1. Investments and the demand of fibre will grow
The consulting and engineering firm ÅF Pöyry estimates that demand for market pulp will grow by approximately 2.5 per cent a year over the next five years.
“Demand is growing particularly in the developing markets, such as in China, where the growth of the middle class is increasing the demand for consumer goods,” says Tomi Amberla, Principal of Pöyry Management Consulting.
Major pulp producers are investing in increasingly efficient mills and new know-how. The pulp industry’s forthcoming investments are now bigger than before. “Over the past 10–15 years, the size of typical investments has doubled,” says Teija Konttori, Managing Director of the management consulting firm Vision Hunters. Konttori believes that the industry’s biggest companies will continue to carry out the largest investments. Large new mills also require new kinds of machines.
Metsä Group also intends to make use of the development work carried out by equipment suppliers. In Kemi, Finland, the company is planning to replace the old pulp mill with a modern bioproduct mill, which would produce 1.5 million tonnes of pulp a year. “We can double the production with fixed costs that are only slightly higher than the current ones,” says the Ilkka Hämälä, President and CEO of Metsä Group.
The crucial question is whether Metsä Group is able to be competitive in the markets with growing demand. “We can’t compete with the price of our raw material, so we have to create our competitiveness from our own operations.” Hämälä characterises the Äänekoski bioproduct mill and the proposed new bioproduct mill of Kemi as performance leaps. “If you make a technology leap, it must enable your competitiveness for at least the next 30 years. This is why we’re not renewing our mills one part at a time – it ties up development.”
2. We will see more acquisitions
Teija Konttori expects to see acquisitions in the pulp industry in the next few years. Securing the availability of raw material is another important driver. When the economy grows, the number of acquisitions increases, because money is available and demand is strong. The situation will be influenced by the transition of purchasing power and demand from Western countries to Asia. The likelihood of acquisitions is further increased because the forest industry’s consolidation rate, which describes an industry concentration, is still low.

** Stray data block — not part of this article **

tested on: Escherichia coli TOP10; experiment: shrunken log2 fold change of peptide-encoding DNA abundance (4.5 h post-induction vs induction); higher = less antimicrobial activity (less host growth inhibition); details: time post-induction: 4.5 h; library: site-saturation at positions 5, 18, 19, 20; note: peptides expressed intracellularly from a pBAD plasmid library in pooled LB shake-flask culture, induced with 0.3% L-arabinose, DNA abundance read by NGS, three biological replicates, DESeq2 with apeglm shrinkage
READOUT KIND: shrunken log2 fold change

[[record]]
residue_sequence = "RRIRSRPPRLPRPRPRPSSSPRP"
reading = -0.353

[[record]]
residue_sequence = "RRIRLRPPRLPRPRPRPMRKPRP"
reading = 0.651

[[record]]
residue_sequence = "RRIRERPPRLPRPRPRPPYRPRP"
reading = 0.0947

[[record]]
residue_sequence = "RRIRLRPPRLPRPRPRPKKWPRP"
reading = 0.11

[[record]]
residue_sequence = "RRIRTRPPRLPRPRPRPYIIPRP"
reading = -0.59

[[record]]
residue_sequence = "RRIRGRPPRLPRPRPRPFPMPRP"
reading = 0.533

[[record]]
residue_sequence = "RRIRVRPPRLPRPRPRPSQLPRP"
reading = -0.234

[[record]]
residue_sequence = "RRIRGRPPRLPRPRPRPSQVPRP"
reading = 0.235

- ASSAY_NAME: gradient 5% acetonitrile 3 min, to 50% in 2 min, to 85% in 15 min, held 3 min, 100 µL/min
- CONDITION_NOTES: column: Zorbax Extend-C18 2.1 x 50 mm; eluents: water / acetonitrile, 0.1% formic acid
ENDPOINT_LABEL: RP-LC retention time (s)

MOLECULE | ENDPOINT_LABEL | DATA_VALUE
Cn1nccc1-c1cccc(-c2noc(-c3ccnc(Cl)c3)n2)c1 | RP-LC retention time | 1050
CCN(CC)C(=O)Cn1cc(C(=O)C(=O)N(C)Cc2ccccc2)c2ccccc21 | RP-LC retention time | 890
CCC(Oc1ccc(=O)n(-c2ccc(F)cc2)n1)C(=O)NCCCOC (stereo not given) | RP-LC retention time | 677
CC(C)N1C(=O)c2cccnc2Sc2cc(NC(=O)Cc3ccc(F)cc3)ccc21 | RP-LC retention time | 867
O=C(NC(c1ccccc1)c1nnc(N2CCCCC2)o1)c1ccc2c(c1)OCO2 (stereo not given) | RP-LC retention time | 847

Teija Konttori believes that, in the pulp industry, the highest organic growth will happen in the areas where wood fibre is available for a relatively low price, such as in Northern Europe, North America, and South America.
3. China’s import ban will change the market
There is an increasing number of takers for the low-price fibre. This development was triggered by the decision of China’s central government to restrict the import of recycled paper. The import restrictions will transform the structures of the Chinese forest industry. “Some small and medium-sized players will disappear from the market due to profitability issues and the fibre shortage. Big companies will be capturing a larger share of the total production,” says Tomi Amberla.
Although the volume of recycled paper imported by China has been high, the import restrictions have a fairly minor impact on the demand for fresh fibre. Chinese companies have already come up with various solutions to the fibre problem. Investments overseas have played a key role.
4. Price fluctuation might increase
But how to secure the availability of fibre in the years to come? According to Amberla, companies will intensify their cooperation with reliable pulp suppliers. If an increasing share of the produced pulp is earmarked for pre-selected buyers, the share of pulp in the open market may decline. “If this happens, price fluctuation will grow. Sometimes you will be able to buy pulp at very low prices. At other times, it will cost so much that you won’t be able to pass the cost on to your products,” Amberla says.